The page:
The Irish government has approved a plan set to regularize up to 17,000 undocumented migrants already in Ireland. The scheme begins in January with a six-month window in which applicants can apply.
On December 3, the state broadcaster RTE reported that the Irish government had approved a scheme set to regularlize up to 17,000 undocumented migrants already in Ireland.
The scheme will open in January and migrants will have six months to apply. If an applicant is successful, the scheme provides for the regularization of any eligible dependents too.
The justice minister, Helen McEntee, described the scheme as "once-in-a-generation," and said that it would provide "much-needed certainty and peace of mind to thousands of people who are already living here and making a valuable contribution to our society and the economy, many of whom may be very vulnerable due to their current immigration circumstances."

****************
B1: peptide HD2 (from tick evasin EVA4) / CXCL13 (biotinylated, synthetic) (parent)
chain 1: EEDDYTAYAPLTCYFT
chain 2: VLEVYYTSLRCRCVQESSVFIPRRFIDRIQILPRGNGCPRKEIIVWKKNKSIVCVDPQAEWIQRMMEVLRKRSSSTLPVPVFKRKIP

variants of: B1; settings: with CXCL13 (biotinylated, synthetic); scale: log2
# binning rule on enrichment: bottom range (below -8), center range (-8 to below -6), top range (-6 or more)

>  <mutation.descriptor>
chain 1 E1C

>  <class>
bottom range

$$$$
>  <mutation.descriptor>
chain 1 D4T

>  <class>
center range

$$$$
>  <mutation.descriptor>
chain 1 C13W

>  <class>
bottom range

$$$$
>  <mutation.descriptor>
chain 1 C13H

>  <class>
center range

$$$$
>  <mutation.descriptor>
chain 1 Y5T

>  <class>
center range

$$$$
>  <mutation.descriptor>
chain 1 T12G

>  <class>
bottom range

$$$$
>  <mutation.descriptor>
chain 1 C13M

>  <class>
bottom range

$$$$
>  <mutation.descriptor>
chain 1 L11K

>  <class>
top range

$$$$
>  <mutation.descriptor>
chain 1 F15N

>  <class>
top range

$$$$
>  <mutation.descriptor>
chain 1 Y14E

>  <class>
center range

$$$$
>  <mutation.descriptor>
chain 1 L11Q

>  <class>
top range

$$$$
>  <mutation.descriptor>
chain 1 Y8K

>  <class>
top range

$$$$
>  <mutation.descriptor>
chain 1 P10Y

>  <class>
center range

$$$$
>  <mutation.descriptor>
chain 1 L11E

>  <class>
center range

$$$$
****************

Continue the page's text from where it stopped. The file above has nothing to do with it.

The number of undocumented migrants in Ireland is still unclear, but a government study suggested there could be up to 17,000, including 3,000 children. The Irish justice department believes many of these people may already be working and living in the so-called "shadow economy."
Who is eligible
To be eligible, applicants need to have spent at least four years in Ireland without an immigration permission, or three years for those who already have children.
Moreover, applicants will have to demonstrate that they pose "no threat to the state," and are of "good character" and have no, or a very light criminal record, with only very minor offenses present.
As part of the wider scheme, the government said it will be offering a "separate strand of the scheme, [which] will permit applications from people in the asylum process for a minimum of two years."
Even those who currently have a deportation order will be able to apply, as long as they have met the minimum undocumented residence requirement.
Those who arrived on a student visa, which subsequently expired, can also apply.
Each family unit applying to the scheme will be expected to pay €700 in administration costs. Children up to 23-years-old, who are still living with their parents, can be included in each family unit application. For individuals, the administrative application costs will be €550.